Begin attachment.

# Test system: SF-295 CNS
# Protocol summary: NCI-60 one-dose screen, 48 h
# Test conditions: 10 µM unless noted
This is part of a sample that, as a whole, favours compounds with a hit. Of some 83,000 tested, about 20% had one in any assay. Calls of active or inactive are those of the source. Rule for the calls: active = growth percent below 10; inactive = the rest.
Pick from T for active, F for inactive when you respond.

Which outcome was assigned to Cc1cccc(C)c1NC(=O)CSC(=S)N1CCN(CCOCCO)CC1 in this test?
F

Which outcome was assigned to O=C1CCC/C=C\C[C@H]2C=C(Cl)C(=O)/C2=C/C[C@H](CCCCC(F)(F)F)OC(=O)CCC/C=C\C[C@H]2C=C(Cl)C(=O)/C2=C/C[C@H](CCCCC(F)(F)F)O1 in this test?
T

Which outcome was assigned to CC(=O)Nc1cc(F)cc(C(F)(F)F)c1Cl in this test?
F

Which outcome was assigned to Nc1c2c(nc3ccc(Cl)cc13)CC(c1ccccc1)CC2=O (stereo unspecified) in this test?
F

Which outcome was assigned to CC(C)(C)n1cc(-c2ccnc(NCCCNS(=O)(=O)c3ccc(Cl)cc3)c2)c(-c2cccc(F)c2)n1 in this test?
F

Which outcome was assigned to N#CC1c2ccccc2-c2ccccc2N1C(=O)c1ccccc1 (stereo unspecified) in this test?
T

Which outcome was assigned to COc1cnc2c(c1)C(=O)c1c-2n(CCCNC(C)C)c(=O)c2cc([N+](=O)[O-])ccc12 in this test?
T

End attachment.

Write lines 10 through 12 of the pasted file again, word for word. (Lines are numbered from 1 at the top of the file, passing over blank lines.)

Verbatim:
Which outcome was assigned to CC(=O)Nc1cc(F)cc(C(F)(F)F)c1Cl in this test?
F

Which outcome was assigned to Nc1c2c(nc3ccc(Cl)cc13)CC(c1ccccc1)CC2=O (stereo unspecified) in this test?